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An Analysis of the Technical and Economic Potential for Mid-Scale Distributed Wind

R. Kwartin, ICF International, Fairfax, Virginia
A. Wolfrum, ICF International, Fairfax, Virginia
K. Granfield, ICF International, Fairfax, Virginia
A. Kagel, ICF International, Fairfax, Virginia
A. Appleton, ICF International, Fairfax, Virginia

Document Type Article

NREL Technical Monitor: T. Forsyth
Prepared under Subcontract No. AAM-8-89001-01


This report examines the status, restrainers, drivers, and estimated development potential of mid-scale (10 kW to 5000 kW) distributed wind projects. This segment of the wind market has not enjoyed the same growth that central-station wind has experienced. The purpose of this report is to analyze why, and to assess the market potential for this technology under current market and policy conditions.

As discussed in section 2, one of the most significant barriers to the development of distributed wind is a general scarcity of turbine choices and turbine inventory available for purchase. Most turbine manufacturers have scaled back their involvement in the mid-scale market segments in favor of larger turbines suitable for large, central-station wind farms. Those distributed-scale turbines that are available are often relatively expensive (on a $/kW basis), hard to order in single units or small lots, and suffer from long delivery delays.

Section 3 discusses various other factors—both positive and negative—that affect the viability of distributed wind. In addition to the product scarcity described in section 2, distributed wind is challenged by relatively poor productivity (compared with more modern large turbines), siting issues, burdensome interconnection rules, aesthetic concerns, and fragmented state rules regarding net metering. Several other factors favor distributed wind: areas of high and rising retail electricity prices, increasingly favorable public policies, and greater community interest in the environmental and economic benefits of renewable energy.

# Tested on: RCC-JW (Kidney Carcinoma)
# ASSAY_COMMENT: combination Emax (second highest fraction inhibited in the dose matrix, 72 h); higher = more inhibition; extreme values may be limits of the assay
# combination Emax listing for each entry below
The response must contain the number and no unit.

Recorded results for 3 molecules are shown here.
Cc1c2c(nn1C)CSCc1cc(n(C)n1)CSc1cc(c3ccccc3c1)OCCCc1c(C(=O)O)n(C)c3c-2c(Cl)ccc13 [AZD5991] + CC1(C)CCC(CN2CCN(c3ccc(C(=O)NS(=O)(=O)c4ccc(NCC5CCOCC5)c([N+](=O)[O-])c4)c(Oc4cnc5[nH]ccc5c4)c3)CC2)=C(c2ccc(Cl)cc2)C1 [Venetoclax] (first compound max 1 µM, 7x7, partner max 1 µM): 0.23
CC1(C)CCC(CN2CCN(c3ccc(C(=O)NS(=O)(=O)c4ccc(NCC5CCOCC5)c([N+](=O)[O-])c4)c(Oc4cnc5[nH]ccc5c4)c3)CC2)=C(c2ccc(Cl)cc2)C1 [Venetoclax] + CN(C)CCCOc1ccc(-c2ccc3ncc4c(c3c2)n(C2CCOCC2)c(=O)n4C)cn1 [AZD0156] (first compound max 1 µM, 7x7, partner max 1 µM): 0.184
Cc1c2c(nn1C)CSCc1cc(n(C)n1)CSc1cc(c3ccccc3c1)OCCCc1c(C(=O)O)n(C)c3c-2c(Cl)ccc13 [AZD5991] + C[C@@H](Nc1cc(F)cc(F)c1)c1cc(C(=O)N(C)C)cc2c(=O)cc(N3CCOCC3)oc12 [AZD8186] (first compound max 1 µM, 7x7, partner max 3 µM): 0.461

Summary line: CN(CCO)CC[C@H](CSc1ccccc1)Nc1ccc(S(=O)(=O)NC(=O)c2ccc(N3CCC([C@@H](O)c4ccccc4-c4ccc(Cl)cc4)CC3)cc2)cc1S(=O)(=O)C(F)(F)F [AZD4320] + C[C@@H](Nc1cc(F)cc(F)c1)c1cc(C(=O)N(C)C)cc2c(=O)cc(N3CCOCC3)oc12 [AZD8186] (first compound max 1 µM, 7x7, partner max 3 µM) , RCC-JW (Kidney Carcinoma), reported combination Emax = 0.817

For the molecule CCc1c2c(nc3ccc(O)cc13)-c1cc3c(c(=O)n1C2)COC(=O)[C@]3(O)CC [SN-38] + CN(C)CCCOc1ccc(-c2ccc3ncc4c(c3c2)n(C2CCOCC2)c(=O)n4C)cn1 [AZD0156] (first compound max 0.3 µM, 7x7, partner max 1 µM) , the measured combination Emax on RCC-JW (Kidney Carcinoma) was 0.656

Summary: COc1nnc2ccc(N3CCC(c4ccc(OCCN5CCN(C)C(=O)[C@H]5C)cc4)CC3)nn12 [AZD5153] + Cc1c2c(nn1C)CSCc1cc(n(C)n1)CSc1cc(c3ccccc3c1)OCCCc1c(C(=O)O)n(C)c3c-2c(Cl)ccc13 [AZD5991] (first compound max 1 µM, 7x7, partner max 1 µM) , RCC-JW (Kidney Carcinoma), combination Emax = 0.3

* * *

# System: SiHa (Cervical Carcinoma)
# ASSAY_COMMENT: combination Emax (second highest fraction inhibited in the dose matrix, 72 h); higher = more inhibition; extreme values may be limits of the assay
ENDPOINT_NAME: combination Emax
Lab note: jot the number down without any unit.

As examined in section 4, the study evaluated the economic potential for distributed wind in the contiguous United States, excluding Alaska and Hawaii. The analysis began with a GIS screening process to eliminate areas that are technically impractical for distributed wind. Sites were eliminated in areas where:

• Elevation was too high;
• Slope was too steep;
• Population density was too great;
• Wind Power Class was less than 2; and
• Areas legally excluded from wind-power development, such as national parks.

After screening out ineligible sites, more than 3.6 million surviving sites were evaluated to determine whether distributed wind would be financially feasible. Certain customer types were excluded from the study, such as agricultural, construction companies, and military facilities, because they lacked data necessary for the analysis. The financial model considered:

• Wind resources;
• Wholesale and retail power prices;
• Renewable Energy Credit (REC) prices;
• Customer type (community wind, commercial, industrial, or public facility);
• Project size;
• Turbine technical and financial characteristics;
• Onsite and offsite energy use; and
• Incentives.

The results varied significantly by customer class. Overall, the study showed that 67,100 out of the 3,611,655 sites/areas that were analyzed for economic viability yielded a positive net present value under current market conditions and policies and including all applicable state and federal incentives.

To assess the potential of new technology, two virtual wind turbines—the NREL 250 and NREL 500—were included in the analysis. These virtual turbines were compared to existing 250 kW and 500 kW turbines. Overall, the study showed that 204,677 sites analyzed had positive net present values with the virtual turbines compared with 10,407 economically successful projects with existing 250 kW and 500 kW turbines. These numbers do not include the application of capped state and federal incentives.

The following crucial changes could expand distributed wind development into the future.

• Improvements in technology;
• Reductions in cost;
• Greater productivity at lower wind speeds; and
• Greater policy support.